Rare Gold: Current Perspectives
On August 8, 2011, Goldman Sachs, one of the world’s leading financial services firm, raised its 12-month target for gold prices from $1,730 per ounce to $1,880. In a note released to the markets, the investment giant said, “We believe that gold prices will continue to rise as ten-year US TIPS yields are at an historic low, a diminished outlook for US economic growth suggests US real rates will remain lower for longer, gold prices in inflation-adjusted terms remain well below their 1980 highs, and sovereign debt concerns intensify in the US and Europe.” Is the already rare gold expected to become rarer as investors from all over the world stock up on the precious metal or will gold prices finally stabilize? These questions indicate how little we know about gold and its economic worth.
Did you know that gold is so rare that the world pours more steel in an hour than it has poured gold since the beginning of recorded history? All the gold mined in the history of the world, approximately 165,000 tones, can fit into just two Olympic sized swimming pools? As world economies have changed and evolved, gold has again made an appearance on peoples’ minds.
Is Rare Gold ‘raring’ to Go Upwards?
Marcus Brookes, director and head of Multimanager, Cazenove Capital Management, is using gold as a store of value and as a hedge against inflation. “We like gold as an alternative asset, as it helps to protect our clients assets when markets have their sell-offs,” he said. While Brookes said he still “quite liked the US dollar” he pointed out that, should another round of quantitative easing be announced, the dollar will be sold and gold will “look exceptionally good value. Gold looks a little extended, but that is because it is doing its job at a time of panic in markets,” he said. “Supply of the metal is tight and costs of extraction are pretty high, so there is a floor on the price in terms of replacement cost. Allied to this is the belief that there are now more governments and central banks that are willing to own this as an asset, whereas in 2001 they were all sellers, which is why the price was so low.”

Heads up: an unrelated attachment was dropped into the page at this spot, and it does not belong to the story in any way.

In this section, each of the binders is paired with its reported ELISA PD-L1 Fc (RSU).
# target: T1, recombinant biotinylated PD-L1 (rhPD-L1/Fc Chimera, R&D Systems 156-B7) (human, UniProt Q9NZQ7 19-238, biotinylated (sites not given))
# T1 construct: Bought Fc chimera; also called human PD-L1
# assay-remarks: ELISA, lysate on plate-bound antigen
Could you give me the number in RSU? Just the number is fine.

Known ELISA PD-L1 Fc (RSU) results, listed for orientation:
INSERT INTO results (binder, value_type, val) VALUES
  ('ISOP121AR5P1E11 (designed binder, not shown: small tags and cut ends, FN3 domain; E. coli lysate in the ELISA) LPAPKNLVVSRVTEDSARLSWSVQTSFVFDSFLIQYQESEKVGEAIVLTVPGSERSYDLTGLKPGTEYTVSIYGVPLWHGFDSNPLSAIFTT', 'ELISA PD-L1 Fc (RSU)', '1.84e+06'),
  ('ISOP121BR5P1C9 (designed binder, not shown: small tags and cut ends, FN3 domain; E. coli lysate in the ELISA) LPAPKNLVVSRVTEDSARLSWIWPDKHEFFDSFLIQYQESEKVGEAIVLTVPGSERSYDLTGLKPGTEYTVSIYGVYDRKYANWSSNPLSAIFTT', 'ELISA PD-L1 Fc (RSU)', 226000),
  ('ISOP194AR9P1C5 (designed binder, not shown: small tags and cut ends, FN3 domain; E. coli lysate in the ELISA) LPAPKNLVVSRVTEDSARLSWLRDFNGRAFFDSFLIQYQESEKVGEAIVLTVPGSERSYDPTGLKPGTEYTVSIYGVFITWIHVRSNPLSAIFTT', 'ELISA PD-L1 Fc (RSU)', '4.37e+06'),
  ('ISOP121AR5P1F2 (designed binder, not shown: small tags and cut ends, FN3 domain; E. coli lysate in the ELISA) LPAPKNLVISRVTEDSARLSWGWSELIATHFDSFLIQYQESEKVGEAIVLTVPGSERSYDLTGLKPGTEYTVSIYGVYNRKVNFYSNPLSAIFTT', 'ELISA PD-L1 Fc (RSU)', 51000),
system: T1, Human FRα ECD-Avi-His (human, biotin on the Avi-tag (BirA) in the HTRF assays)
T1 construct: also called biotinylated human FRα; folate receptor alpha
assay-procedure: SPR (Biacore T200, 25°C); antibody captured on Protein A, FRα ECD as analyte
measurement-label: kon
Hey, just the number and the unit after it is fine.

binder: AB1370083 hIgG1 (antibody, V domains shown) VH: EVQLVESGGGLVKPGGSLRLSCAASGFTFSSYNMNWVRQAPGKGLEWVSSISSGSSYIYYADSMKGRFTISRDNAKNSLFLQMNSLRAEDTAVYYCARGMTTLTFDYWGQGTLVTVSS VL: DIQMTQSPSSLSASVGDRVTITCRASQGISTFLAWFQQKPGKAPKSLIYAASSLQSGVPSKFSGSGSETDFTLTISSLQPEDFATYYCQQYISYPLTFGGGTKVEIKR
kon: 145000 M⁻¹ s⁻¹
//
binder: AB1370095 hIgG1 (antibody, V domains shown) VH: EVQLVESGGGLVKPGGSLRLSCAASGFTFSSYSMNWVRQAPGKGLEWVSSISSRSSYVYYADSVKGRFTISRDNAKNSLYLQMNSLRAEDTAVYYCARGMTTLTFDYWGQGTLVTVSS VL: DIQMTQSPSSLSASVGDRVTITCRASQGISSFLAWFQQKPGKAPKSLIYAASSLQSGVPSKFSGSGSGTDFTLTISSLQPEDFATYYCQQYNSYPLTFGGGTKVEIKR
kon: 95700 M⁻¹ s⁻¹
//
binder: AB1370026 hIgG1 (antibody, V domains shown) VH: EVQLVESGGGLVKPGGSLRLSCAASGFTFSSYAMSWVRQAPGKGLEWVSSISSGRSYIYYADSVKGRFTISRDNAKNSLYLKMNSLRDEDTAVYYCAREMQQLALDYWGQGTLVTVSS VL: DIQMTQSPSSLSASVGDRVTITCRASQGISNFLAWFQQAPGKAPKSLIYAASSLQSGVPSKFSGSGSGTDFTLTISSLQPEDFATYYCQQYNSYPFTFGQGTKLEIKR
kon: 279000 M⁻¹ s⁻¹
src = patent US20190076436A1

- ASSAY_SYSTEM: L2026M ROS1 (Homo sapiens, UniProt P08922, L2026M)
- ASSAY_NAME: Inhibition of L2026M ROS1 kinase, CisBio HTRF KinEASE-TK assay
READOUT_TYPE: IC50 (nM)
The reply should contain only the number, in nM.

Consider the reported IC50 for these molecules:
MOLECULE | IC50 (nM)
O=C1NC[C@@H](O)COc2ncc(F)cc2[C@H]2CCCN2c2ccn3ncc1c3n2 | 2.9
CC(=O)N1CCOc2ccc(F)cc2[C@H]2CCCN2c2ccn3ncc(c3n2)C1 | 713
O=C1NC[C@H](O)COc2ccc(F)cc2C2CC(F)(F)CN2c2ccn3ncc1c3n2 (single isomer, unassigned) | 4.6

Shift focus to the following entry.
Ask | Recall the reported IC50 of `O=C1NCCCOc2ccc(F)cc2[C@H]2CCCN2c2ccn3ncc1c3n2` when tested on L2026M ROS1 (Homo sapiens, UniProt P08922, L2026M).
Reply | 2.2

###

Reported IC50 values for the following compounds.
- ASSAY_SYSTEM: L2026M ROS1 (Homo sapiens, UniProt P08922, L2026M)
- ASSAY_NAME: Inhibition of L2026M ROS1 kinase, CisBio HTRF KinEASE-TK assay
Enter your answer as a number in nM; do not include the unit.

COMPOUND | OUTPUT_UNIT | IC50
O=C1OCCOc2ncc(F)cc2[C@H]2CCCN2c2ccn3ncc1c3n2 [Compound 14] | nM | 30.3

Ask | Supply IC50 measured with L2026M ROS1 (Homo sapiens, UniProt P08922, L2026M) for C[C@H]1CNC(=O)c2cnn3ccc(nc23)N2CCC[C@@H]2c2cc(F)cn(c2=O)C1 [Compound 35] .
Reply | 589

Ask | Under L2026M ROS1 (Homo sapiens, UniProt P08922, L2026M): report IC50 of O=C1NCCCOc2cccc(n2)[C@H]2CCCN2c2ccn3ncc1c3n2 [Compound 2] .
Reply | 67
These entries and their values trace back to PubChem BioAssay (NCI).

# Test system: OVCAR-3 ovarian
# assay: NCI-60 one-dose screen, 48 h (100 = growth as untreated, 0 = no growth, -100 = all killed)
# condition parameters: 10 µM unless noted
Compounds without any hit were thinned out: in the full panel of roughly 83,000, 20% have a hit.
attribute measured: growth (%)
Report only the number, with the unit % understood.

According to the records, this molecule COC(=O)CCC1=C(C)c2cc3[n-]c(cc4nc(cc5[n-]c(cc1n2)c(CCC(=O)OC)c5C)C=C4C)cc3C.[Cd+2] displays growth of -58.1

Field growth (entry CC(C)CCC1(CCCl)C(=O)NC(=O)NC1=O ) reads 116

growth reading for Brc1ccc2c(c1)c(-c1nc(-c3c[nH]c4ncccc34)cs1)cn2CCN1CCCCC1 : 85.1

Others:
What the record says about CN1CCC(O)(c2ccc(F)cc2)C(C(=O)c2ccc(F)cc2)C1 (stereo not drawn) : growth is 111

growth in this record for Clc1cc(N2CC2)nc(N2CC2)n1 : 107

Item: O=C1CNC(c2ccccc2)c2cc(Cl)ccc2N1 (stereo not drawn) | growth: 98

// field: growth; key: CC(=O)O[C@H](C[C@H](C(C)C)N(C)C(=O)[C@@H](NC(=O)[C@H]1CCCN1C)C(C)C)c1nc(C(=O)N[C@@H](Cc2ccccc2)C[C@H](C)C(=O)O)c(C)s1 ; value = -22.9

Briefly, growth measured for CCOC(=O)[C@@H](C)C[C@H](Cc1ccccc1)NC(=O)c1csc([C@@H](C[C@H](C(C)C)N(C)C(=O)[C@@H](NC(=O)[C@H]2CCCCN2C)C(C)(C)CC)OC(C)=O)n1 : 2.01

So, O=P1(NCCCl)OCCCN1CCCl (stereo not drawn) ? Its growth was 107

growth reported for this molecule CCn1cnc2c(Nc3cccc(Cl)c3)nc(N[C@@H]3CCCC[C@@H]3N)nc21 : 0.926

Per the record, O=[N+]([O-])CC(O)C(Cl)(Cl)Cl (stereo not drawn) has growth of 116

Economic and political indictors seem bullish about gold as well. According to Bank of America-Merrill Lynch, gold prices could soon climb to $2,000 because of global uncertainties created by the downgrade of the credit rating of USA by Standard & Poor’s. This might make investors bullish about gold because of the following three reasons:
• There will be low growth and low interest rates along with high liquidity. These factors have encouraged gold prices to rally in the past.
• There could be higher pressure on Central Banks to diversify their international reserves out of the US dollar and turn it into gold.
• The world is now a financially riskier place with the current debt downgrade, thus increasing gold’s value as a safe haven.
Jacob Goldstein, correspondent from Planet Money, NPR’s podcast and blog, tries to analyze why gold is looked as a safe haven in times of economic crises. “If you look back at the Depression, England went off the gold standard, I believe in 1931, and then the US went off in ’33, and a number of other countries went off. There is this very high connection between when a country goes off the gold standard and when it begins to recover from the Depression. And that’s basically because the world was in a deflationary spiral at that time. And the essentially solution to that was, as scary as it sounds today, to print more money. When you’re on gold, indeed you cannot print more money, and there is something that sounds sort of comforting about that.”